This decision relates to an European patent application for an interactive food and/or drink ordering system and method. Here are the practical takeaways from the decision T 2251/13 (Projection surface with built-in track pad/ORDAMO) of 13.4.2021 of Technical Board of Appeal 3.5.01:
The invention concerns an interactive food and/or drink ordering system in a restaurant. The main idea is to project a menu onto the restaurant table (Figure 1). The table has a built-in track pad allowing the guest to select and order food and/or drinks from the menu.
Fig. 1 of EP2102801
The system comprises a projector that is mounted above the table and connected to a computer (Figure 15). Also the track pad is connected to the computer via a short range wireless network such as Bluetooth.
Fig. 15 of EP2102801
Here is how the invention was defined in claim 1 in the final request during the oral proceedings:
Claim 1 (main request)
An interactive food and/or drink ordering system, the system comprising a computer, a projector controlled by the computer, a surface and an interface device built into the surface and connected to the computer, in which the computer controlled projector is mounted above the surface such that a menu of food and/or drink selection options is projected onto some or all of the surface, the selection options being selectable by a user operating the interface device which is built into the surface, in which the interface device is a track pad interface, and in which the track pad interface communicates with the computer over a short range wireless network.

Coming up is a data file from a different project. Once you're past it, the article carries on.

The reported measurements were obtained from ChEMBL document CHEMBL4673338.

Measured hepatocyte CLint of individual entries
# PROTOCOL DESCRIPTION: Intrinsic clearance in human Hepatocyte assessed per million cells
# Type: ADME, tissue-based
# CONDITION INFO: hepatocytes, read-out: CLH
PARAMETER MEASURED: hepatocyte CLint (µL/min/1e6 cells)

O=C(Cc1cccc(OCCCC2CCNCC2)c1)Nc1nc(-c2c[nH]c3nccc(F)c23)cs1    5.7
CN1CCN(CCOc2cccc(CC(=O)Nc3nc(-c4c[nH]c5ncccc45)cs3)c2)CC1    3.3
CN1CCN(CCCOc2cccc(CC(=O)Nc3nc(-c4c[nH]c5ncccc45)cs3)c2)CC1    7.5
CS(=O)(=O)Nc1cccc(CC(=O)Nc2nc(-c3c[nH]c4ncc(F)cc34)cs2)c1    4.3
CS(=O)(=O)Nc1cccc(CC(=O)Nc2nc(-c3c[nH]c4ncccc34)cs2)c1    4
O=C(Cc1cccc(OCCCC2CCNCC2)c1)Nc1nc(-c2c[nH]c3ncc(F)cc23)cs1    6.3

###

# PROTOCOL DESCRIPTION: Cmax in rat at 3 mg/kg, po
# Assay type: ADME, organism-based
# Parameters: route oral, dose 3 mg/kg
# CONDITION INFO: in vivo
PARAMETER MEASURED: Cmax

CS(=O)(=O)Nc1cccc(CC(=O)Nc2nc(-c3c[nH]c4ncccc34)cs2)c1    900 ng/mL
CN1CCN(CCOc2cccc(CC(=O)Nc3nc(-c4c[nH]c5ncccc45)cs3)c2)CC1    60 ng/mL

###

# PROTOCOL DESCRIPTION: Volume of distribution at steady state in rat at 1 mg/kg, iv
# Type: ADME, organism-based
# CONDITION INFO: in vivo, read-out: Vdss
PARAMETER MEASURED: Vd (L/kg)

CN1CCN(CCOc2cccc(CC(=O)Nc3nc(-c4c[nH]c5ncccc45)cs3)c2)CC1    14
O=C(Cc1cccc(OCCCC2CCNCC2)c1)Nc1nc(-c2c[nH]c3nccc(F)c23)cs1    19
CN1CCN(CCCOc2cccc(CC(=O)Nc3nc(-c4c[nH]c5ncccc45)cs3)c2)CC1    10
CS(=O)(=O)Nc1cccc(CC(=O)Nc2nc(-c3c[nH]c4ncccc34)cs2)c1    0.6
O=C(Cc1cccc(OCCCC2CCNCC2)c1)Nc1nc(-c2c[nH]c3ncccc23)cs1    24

Is it patentable?
Initially, the Board of Appeal agreed with the Examining Division that the subject-matter of (old) claim 1 lacked of inventive step (Article 56 EPC) in view of D1 (US 2005/273345) in combination with D3 (Ammer A: “Projector-Camera System for Flexible Interactive Projections”, 2005, Stockholm University, Stockholm, Sweden, XP002470986).
The appellant did a good job convincing the Board of Appeal and could submit a new main request with amended claim 1 during the oral proceeding.
New claim 1 submitted during the oral proceedings survived the COMVIK test:
3.1 The examining division assessed inventive step starting from D1 which relates to a food and drink ordering system comprising a computer terminal.
In the Board’s view, however, D3 is a better starting point because it is related to a projector-camera system for interactive projections, which is technically closer to the claimed invention. In other words, D3 requires fewer technical modifications to arrive at the subject-matter of the claims.
D3 explicitly mentions in paragraph 1.1 on page 2 that the projector-camera system may be used on a restaurant table to show the menu. However, even without this, D3 would be a good starting point, because the use of the projector-camera system in a restaurant to show the menu is a non-technical aim which does not contribute to inventive step under the “Comvik approach” (see T 641/00 – Two identities/COMVIK). Therefore, it is irrelevant whether or not this is disclosed in the prior art. What counts is the technical disclosure.
3.2 It is common ground that the invention in claim 1 differs from D3 by (i) the ordering of food and/or drinks from the menu, and (ii) a track pad that is “built into the [projection] surface”.